Free Will and Moral Responsibility

Free Will and Moral Responsibility - Sijia Hao Philosophy...

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Sijia Hao Philosophy 232 – Section 002 Professor Loeb 29 September 2010 The Fallacy of Choice Consider the following hypothetical event: a middle-aged woman smothers her newborn infant. There may be a multitude of reasons for her action – she may have been exhausted and angry from her first month of childcare and had a momentary lapse in judgment; her mother had done the same to one of her younger siblings, forever ingraining the idea as a solution to her troubles in the back of her subconscious; she suffered from postpartum depression. Regardless of the reasoning, both hard determinists and soft determinists would reason that the mother was causally determined by her heredity, upbringing, and emotions to suffocate her child; they believe that, given her past, the woman had no choice but to kill. The two types of determinism – hard determinism and soft determinism – are both comprised of two core components. A hard determinist combines incompatiblism and determinism, stating that if determinism is true, there is no free will and, therefore, no moral responsibility. Soft determinism joins compatibilism and determinism and claims that there may be possibility for moral responsibility for a causally determined action, depending on the role of coercion of compulsion in the act. Their core difference lies in their belief of the role of moral responsibility; the former states that there is absolutely never moral responsibility taken while the latter claims certain situations may invoke moral responsibility. Despite these contrasting views on moral responsibility, both the hard and soft determinist is determinist to the exact same degree, holding that events occurring before one’s birth begin the causal determination of a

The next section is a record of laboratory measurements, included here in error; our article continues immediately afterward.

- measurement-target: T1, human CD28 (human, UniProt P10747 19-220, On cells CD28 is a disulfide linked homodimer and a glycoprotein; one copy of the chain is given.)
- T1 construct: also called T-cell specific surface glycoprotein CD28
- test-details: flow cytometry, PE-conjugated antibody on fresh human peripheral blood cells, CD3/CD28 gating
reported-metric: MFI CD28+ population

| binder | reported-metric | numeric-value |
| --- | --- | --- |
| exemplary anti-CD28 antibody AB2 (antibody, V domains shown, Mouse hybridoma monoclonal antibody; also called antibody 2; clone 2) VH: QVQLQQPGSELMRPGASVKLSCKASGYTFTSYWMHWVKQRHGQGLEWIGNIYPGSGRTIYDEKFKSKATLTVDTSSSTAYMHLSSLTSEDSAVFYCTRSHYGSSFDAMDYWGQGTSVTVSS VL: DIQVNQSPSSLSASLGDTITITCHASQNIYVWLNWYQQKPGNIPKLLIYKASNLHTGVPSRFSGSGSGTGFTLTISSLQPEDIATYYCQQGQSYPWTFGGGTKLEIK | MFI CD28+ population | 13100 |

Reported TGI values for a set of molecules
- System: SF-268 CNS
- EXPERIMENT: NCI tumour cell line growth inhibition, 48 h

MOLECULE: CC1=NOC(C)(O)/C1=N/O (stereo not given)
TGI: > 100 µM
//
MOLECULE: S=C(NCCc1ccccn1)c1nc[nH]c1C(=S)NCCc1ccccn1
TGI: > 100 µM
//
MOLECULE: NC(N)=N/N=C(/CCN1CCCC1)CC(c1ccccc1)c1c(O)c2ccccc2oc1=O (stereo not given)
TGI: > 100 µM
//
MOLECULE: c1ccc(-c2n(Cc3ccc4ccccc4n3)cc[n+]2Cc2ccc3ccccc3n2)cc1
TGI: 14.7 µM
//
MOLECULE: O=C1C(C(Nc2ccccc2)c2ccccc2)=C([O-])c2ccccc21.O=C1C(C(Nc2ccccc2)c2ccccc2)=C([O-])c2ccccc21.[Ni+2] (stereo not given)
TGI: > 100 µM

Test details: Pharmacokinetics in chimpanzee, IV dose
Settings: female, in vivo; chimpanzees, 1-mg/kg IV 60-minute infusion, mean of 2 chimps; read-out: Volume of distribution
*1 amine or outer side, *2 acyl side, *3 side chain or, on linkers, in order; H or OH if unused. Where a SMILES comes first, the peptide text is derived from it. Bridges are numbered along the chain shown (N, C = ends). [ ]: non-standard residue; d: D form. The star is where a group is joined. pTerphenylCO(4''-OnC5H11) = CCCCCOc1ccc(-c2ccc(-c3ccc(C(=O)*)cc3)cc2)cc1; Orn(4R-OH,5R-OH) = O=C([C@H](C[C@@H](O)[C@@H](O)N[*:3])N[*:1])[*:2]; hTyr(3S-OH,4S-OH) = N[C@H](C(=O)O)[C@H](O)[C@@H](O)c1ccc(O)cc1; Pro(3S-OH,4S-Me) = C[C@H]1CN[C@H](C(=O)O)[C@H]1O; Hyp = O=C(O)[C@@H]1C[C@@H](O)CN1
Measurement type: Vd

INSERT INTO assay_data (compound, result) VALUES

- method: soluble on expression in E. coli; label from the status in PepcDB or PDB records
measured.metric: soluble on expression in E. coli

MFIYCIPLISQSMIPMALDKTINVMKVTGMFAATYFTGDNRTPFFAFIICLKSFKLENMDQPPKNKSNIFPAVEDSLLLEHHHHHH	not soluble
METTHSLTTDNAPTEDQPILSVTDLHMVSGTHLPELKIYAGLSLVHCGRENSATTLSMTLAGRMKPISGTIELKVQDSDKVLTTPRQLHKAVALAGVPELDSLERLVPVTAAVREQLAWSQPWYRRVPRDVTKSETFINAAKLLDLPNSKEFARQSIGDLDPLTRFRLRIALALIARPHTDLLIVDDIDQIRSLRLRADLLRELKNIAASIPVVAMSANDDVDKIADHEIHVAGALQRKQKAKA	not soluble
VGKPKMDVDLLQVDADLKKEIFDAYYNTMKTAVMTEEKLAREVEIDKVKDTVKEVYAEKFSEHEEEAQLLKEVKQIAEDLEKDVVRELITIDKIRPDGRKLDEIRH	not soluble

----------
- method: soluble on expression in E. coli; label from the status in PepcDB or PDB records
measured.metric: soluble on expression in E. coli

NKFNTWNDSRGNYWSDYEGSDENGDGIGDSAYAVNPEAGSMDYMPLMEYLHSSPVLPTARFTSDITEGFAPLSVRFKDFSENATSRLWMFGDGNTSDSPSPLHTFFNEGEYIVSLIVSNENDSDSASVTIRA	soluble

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person’s actions, decisions, and desires. There is no need to trace causation back all the way to Creation or Evolution in either theoretical model because on an individual level, distant prehistoric times have very little influence on people’s lives and decisions. After birth, outside influences still not under a person’s control, such as the laws of nature and social upbringing, further shape the personal will of the individual so that all of his actions cannot but end up being causally determined. The Incompatibilist view supports determinism, stating that, if determinism is true, there is no moral responsibility because determinism is incompatible with free will. Backwardly, because there is no free will or moral responsibility, logic leads to the conclusion that determinism must be true. In the words of Holbach, who endorses determinism and is a Hard
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This note was uploaded on 01/25/2012 for the course ENGLISH 125 taught by Professor Decourcy during the Fall '09 term at University of Michigan.

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Free Will and Moral Responsibility - Sijia Hao Philosophy...

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